The funeral was beautiful and I don’t think Barb could have wanted anymore for herself. If anything she would have wanted less. At the chapel her mother hugged me and wouldn’t let go. Her father looked at me with such dissention in his eyes; somehow he knew this was my fault too. He read my letter.
At the cemetery I stood next to Jon, who even after fourteen years of friendship, I had never seen in a suit until now. He didn’t say much during the whole ceremony and I appreciated that. I’m always afraid of coming home because I’m always afraid of finding out who will be the first to break the silence. Jon’s never first at anything, and that’s not a bad thing.
The preacher had a lot of things to say, and I thought, if you really knew her, you’d just shut up now. But he went on for minutes that felt like hours about Barb’s life, her passions, her love for everything, and what she would want us all to do now. I don’t think he had a word of it right. I leaned over to Jon and said, Promise me you don’t hire this guy for my funeral. All he said was, Back at you. It was a deal.
When they lowered the casket in the ground I knew it was over. My head kept imagining that it was me in that box. Most of those people there wished it was.
I sat in the passenger seat of Jon’s Buick and let someone else have the wheel for a change. It was a long drive back to Illinois and for the first time in a long time I wasn’t in any hurry to get back on the road. Any road. It was a quiet drive and I liked it that way. Jon was silent as usual and I just wanted to tell him, thank you, but I wasn’t talking if he wasn’t.
Jon’s house is quaint and tiny and nothing out of the ordinary. The house is as quiet as Jon is and it compliments him just fine. Jon and I both raced from the Buick and in through the front door and tore off our monkey suits as quickly as we could without ripping the fabric. Like two little boys hurrying out of their Sunday best so they could get out and play. We laughed and it was a good laugh, the sort that releases most of the tension you’ve been building up. We fell back on the couch and both just let a sigh out. Barb still wasn’t an easy topic on either of our minds but this episode had certainly made it better. She would have busted out to see us do that.
Jon’s got a back porch with a scenic view and we both know it’s more than Jon could ask for. Two Adirondack rockers overlooking an open field of nothing, but it’s better than something. It took as a couple beers before either of us said anything but when we started, it was hard to stop.
I asked him to come out with me the next time I left for the west coast. I told him what I had thought about before, that if I couldn’t have my solitude well then I’d want him to be the one to break it. He joked and said he’s never been a California guy and would rather wait around until the next time I head east. Maybe Maine or better yet Boston. I told him it was a deal but he’d have to promise that he’d write a chronicle of the whole trip. It was a deal to him as well.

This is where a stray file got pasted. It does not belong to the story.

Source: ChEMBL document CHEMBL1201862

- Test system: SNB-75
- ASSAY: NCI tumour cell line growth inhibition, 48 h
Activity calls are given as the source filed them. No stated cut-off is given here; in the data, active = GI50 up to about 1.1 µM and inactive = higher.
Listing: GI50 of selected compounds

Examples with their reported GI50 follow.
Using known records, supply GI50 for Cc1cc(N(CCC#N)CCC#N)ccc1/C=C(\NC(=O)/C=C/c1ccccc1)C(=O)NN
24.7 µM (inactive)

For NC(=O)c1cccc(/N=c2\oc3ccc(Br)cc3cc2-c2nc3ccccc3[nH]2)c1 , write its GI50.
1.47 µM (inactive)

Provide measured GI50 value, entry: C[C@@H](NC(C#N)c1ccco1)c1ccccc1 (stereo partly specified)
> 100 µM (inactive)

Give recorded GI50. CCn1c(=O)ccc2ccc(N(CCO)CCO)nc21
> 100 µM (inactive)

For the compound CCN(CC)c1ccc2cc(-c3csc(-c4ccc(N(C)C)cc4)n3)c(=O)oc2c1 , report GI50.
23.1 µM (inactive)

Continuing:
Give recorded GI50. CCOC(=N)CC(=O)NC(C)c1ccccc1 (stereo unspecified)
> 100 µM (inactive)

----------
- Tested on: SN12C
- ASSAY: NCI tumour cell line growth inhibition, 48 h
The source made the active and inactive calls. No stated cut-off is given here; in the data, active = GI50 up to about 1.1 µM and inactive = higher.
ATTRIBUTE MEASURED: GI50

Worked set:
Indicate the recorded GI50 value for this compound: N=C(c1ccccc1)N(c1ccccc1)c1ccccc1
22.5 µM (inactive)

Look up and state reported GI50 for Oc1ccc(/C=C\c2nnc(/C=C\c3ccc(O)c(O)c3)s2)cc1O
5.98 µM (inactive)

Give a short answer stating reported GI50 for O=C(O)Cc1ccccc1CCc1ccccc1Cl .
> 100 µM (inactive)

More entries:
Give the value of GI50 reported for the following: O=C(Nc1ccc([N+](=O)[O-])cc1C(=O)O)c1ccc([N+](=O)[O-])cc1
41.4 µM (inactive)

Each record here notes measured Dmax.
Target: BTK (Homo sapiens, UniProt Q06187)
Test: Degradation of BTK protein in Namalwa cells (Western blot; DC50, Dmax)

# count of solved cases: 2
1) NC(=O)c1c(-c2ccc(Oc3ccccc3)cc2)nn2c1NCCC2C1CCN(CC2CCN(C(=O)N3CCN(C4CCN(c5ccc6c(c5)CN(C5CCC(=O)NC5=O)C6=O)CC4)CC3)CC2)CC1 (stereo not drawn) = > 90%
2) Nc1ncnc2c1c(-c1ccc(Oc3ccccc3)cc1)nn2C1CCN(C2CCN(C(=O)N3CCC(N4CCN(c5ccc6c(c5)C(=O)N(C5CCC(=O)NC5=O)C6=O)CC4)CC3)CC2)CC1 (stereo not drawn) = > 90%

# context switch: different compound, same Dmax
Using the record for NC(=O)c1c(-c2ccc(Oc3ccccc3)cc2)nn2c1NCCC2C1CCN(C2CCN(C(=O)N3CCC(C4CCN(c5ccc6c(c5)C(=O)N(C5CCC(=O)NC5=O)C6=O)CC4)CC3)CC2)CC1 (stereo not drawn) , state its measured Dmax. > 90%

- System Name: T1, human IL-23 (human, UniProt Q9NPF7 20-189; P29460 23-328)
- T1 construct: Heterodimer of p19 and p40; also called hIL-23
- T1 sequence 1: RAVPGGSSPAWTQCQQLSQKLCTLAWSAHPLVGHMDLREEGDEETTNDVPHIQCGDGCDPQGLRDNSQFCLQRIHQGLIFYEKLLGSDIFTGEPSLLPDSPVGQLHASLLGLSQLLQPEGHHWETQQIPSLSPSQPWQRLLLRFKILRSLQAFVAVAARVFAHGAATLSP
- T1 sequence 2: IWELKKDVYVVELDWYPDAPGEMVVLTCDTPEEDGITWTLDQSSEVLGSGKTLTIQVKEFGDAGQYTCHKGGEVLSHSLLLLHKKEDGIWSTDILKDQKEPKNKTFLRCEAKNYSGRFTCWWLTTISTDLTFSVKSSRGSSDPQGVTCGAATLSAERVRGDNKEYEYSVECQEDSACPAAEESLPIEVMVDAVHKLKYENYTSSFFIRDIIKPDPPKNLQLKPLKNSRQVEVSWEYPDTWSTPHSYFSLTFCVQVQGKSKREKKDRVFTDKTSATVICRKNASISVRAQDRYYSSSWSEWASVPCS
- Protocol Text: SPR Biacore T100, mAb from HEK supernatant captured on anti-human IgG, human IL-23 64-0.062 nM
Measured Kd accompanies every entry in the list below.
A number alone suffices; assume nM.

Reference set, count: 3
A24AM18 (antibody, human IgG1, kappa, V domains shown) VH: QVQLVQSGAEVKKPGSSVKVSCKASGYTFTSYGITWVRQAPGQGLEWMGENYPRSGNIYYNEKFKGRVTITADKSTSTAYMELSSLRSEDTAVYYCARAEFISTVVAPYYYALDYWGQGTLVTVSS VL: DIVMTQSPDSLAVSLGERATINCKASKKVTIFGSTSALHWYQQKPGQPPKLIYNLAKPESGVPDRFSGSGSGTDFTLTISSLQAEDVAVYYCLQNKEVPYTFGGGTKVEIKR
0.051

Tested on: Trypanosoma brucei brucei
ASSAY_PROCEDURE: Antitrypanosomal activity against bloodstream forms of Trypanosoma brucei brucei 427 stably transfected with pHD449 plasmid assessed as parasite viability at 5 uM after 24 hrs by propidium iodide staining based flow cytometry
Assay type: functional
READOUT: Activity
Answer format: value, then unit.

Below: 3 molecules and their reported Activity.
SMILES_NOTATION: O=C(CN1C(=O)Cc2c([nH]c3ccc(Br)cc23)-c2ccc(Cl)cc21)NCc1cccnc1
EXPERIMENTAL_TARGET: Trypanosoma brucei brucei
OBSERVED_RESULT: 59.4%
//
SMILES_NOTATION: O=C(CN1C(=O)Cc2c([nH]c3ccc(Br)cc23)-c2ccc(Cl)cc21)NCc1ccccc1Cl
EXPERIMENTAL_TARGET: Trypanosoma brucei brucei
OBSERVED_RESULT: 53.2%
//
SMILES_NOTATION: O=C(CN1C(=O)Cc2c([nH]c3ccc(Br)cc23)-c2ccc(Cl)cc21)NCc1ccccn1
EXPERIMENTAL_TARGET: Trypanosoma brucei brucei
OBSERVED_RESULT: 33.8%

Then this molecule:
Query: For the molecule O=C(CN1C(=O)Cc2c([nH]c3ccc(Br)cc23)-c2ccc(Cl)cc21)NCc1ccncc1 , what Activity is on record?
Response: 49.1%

Eventually the topic turned to Barb and it’s hard to write the things that we said out on this paper. She was a good woman, better than most, and she deserved a lot more than what I could have given her. Jon told her once that it was a mistake to fall in love with a traveling man, and as usual, he was right. Jon said, only the good die young, and it was cliche and trite, but right. How do you keep doing that Jon? For once he didn't have an answer.
When the sky was dark and the stars were out I let the first tear fall that I had all day and it was a good, lonely, single tear down my cheek. I didn’t wipe it away or ruin it by pooling it with a thousand others. Just that one but it did the job it was intended to do. I felt better.
I went to bed early but drunk in Jon’s guest bedroom. I had slept there many nights but this time was different, this time I had plans in my head that were good, not just monotonous. I had a couple of shows in Wisconsin to get out of the way but then I was dead-set on New Jersey and Massachusetts. Jon and I were leaving in a week or two, out on the road, two old friends. One to drive it and play the shows and one to write it all down. There is no one else I would rather share this trip with, I thought, as I laid awake wishing for dreams. For the first time in a long time I couldn’t wait. to get back out on the highway and just start over.
It was going to be a long trip back to normal but I finally had the fuel and the hope.